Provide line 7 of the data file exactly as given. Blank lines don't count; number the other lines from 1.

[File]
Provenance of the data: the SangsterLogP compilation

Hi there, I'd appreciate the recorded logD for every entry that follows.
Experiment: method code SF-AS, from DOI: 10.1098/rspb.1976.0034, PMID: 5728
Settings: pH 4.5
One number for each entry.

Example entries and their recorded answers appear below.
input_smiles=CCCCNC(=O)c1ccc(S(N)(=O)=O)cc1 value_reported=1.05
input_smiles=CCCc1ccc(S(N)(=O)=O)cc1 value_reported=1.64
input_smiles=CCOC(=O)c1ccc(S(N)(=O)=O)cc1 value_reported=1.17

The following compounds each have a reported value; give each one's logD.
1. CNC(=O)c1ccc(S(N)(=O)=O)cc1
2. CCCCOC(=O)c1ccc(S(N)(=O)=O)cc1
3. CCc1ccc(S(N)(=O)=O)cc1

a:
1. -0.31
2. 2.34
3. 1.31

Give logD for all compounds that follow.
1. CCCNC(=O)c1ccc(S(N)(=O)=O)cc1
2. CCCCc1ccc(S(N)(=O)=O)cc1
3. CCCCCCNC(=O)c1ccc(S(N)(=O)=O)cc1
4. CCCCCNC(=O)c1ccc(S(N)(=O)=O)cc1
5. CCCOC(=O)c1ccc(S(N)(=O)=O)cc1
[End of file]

input_smiles=CCCCNC(=O)c1ccc(S(N)(=O)=O)cc1 value_reported=1.05